Humanities Happenings 2/26-2/27

sb_connections to vice pres

(L to R) Vice President Richard M. Johnson and homesteaders in Nicodemus. Both images via Library of Congress.

Engage your mind with cultural opportunities this weekend. From Nicodemus’ connection to a vice president, early Latino American immigrants to the U.S., Title IX legislation and Kansas’ female athletes, the Kansas City Monarchs, and exhibitions exploring race and civil rights, the last weekend in February has a lot of humanities experiences to offer.

Coffeyville: The Nicodemus Connection to a Vice President

Before homesteading as free men in the African American settlement of Nicodemus, Kansas, Tom Johnson and John Samuels were enslaved by U.S. Vice President Richard M. Johnson (1837-1841) and his daughter Imogene Pence. Angela O. Bates’ Speakers Bureau presentation follows Tom and Johns’ journey from enslavement in Kentucky to freedom experienced in an all-Black town. February 27 at 2:00 PM at Coffeyville Public Library. Details here

Dodge City: Empire of Dreams (1880-1942)

The Dodge City Public Library presents the second screening and discussion in the Latino Americans: 500 Years of History film series. “Empire of Dreams (1880-1942)” explores the beginning of widespread immigration to the United States from Latin American countries — first with a small group from Cuba, then a larger one from Mexico. Valerie Mendoza includes local history in the post-film discussion with the story of the Mexican laborers who arrived in Dodge City with the railroad. February 27 at 4:00 PM. Details here.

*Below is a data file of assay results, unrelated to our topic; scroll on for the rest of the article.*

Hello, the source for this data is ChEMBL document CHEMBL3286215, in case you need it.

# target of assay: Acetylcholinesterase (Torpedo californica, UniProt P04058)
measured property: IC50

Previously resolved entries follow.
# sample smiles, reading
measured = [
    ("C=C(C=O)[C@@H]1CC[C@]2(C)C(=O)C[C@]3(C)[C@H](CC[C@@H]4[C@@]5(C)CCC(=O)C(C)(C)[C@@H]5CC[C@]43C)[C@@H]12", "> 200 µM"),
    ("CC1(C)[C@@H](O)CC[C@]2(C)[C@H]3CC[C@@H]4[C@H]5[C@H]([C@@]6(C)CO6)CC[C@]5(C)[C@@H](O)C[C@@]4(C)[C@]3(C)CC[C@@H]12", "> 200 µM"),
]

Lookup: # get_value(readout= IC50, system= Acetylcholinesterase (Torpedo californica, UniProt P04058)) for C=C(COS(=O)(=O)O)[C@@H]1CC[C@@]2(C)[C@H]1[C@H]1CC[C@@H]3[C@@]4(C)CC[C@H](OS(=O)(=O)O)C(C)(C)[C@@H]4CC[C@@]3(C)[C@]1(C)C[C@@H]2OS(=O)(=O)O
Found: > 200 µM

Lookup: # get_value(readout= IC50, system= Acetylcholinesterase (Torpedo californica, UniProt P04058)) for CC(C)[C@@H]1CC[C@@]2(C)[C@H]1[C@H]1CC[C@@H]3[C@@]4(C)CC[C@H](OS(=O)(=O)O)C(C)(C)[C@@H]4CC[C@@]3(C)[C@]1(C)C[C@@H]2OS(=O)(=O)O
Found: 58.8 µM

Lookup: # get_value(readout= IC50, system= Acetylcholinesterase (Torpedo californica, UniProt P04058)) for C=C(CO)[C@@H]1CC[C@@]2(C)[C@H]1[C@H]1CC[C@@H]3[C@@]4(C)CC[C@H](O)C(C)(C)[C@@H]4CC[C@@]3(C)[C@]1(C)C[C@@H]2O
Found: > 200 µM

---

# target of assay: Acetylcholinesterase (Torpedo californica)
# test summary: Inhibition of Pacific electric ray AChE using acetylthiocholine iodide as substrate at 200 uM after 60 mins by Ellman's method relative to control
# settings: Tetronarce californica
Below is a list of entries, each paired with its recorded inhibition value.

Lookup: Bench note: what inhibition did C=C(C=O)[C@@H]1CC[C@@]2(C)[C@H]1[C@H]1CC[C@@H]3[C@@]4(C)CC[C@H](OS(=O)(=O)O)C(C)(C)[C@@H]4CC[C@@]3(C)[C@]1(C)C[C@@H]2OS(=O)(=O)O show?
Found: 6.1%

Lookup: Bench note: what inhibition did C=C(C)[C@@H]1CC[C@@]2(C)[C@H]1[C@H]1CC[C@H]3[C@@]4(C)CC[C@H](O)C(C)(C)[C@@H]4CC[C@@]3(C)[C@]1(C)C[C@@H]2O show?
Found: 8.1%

Park City Public Library: Title IX and Female Athletes in Kansas

Although the wording of the Title IX education amendment in brief, its impact revolutionized sports by demanding equal sports opportunities for female student athletes. With fair access to facilities, coaches, equipment, and practice time, many Kansas athletes were able to overcome gender stereotypes and excel in track and field, basketball, target shooting, and other sports, sometimes even reaching Olympic heights. Laura Hartley’s Speakers Bureau presentation explores the history of Title IX and highlights remarkable female athletes from Kansas. February 27 at 7:00 PM at Park City Public Library. Details here.

Leavenworth: The Kansas City Monarchs in Our Hometown

Formed in 1920, the Kansas City Monarchs revolutionized baseball: not only were they charter members of the Negro National League and the first professional team to use outdoor lighting, the Monarchs also sent more players to the major leagues than any other Negro League franchise. Phil S. Dixon’s Speakers Bureau presentation explores the exciting early barnstorming days of the Monarchs, highlights great players such as Wilber “Bullet” Rogan, Satchel Paige, and Jackie Robinson who wore the uniform, and connects the spirit of the Monarchs to the many Kansas communities in which they played. February 28 at 2:00 PM at Leavenworth Public Library. Details here.

Colby: Sorting Out Race

The “Sorting Out Race” exhibition continues its look at race and racial identity through thrift store objects at the Prairie Museum of Art and History through March 31. Details here. A companion exhibition at the Pioneer Memorial Library explores the topic through objects from local antique and thrift stores through March 16. Details here. Supported by a KHC Humanities grant.

Wichita: Freedom to Expand

Two exhibitions at the Wichita Art Museum, “Gordon Parks: Back to Fort Scott” and “Freedom Now: Photographs of the Civil Rights Struggle,” feature the work of Kansas-native Gordon Parks, one of the most celebrated artists of his time. Supported by a KHC Humanities grant. Through May 8. Details here.

Find more cultural events in Kansas on KHC’s Calendar of Events.